Product Documentation: The receiver decides if it's successful
One of the things I remember being taught while growing up is that in an interaction where somebody is something to someone else it's their responsibility to do so in a way that the receiver can understand.
Even if you think you've done a good job of explaining something, the receiver of the communication decides whether or not that's the case.
I'd always assumed that this advice made most sense in the context of a one to one conversation but recently I've realised that it also makes sense when thinking about product documentation.
Most products on the market have some sort of documentation available which is a good first step but I've still seen a couple of ways that users of the product struggle:
It's too complicated
Frequently documentation is written by an expert of the product so the language they use is very technical and difficult for a novice to understand.
It's often worth running documentation past a non expert to get a sanity check but a tell tale sign that documentation may be too complicated is when you get a lot of questions about things that you believe it covers.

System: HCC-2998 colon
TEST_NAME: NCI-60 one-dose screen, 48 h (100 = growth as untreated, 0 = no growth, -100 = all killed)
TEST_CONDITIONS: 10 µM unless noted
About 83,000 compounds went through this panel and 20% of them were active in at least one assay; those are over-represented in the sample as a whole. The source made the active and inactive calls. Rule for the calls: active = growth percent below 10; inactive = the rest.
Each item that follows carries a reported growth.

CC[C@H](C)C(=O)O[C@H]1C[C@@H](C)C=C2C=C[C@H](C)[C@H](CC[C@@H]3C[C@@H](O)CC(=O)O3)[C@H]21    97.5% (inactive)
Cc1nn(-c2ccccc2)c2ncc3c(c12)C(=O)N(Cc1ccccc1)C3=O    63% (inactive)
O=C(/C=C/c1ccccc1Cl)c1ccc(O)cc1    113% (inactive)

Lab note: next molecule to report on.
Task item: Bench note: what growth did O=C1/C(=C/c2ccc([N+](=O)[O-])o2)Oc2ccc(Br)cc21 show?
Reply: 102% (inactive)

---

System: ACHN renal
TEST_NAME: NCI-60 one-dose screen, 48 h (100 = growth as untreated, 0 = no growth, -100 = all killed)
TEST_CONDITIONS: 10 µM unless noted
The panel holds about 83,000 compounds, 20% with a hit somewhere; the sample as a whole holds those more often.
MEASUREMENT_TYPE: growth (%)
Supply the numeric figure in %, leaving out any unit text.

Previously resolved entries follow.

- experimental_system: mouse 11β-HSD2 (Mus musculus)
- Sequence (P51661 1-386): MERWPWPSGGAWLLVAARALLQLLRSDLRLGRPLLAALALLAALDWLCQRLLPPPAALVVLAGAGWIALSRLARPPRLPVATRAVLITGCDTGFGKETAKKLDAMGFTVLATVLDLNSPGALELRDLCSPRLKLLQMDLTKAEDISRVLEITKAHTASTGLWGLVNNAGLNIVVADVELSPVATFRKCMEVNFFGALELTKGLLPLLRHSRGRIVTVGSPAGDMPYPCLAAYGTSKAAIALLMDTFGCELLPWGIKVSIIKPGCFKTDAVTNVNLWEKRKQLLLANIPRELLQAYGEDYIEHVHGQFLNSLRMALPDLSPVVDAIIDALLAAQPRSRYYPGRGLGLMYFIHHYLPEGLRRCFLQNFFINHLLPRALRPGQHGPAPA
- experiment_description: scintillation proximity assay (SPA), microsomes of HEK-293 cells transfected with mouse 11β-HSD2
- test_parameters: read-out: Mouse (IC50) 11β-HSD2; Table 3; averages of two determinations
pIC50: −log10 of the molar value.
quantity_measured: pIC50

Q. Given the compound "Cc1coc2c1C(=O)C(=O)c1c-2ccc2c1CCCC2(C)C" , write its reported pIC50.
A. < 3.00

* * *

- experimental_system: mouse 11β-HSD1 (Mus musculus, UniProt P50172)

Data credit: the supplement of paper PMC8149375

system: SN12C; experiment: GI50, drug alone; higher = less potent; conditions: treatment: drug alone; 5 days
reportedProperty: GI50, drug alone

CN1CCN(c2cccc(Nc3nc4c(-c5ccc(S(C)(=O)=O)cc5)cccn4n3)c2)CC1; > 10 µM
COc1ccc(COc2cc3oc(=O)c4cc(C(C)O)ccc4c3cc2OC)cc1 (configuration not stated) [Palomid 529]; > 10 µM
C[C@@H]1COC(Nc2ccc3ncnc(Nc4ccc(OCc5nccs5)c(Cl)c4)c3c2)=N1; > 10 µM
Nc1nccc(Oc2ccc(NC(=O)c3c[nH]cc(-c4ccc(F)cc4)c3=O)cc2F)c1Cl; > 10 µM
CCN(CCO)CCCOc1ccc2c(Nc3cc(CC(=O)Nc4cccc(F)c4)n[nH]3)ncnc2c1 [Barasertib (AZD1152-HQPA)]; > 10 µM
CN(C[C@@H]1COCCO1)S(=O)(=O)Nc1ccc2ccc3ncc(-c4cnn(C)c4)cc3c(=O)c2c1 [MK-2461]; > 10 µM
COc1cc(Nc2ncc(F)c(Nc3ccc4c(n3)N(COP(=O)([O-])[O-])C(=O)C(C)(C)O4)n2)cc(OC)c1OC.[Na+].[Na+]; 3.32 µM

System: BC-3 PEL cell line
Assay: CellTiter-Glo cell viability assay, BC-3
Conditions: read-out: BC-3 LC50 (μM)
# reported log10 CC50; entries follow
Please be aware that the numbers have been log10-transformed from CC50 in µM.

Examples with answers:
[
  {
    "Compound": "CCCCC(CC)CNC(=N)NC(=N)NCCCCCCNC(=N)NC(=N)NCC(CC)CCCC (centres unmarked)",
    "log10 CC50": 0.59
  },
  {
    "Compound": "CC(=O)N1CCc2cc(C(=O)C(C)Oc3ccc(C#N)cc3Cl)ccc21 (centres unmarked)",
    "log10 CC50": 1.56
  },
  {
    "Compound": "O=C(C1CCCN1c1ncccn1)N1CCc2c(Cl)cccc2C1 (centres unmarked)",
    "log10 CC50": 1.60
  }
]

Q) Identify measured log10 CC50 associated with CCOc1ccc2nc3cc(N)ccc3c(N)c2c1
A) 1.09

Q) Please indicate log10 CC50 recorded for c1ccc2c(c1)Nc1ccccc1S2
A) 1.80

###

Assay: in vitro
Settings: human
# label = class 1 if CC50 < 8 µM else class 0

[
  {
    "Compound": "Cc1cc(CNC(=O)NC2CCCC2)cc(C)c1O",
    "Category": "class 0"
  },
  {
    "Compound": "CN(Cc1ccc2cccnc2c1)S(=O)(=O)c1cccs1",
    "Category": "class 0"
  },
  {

At this point we can often work out what has led to user confusion and then make the appropriate changes.
People can't find it
Sometimes there's no problem with the documentation but people can't find it.
This might be because it's poorly titled or doesn't use the same language that users use when they are trying to solve a particular problem.
There's a tendency to believe that users should learn the language of the domain and while that's true to an extent, if we can work out what language they use it can reduce friction and lead to a better experience.
The other problem users encounter is where they find the documentation index but are then overwhelmed with information to the point where they're not sure what they should be clicking on.
This can be solved by focusing documentation on the simple case but having links through to more advanced topics for people who are interested.
Tom Preston Werner wrote a post a few years ago around this topic titled 'Readme Driven Development' which is worth a read.
Joe Walnes uses a similar approach on his projects - Smoothie Charts and WebConnect are a couple of examples that I've come across.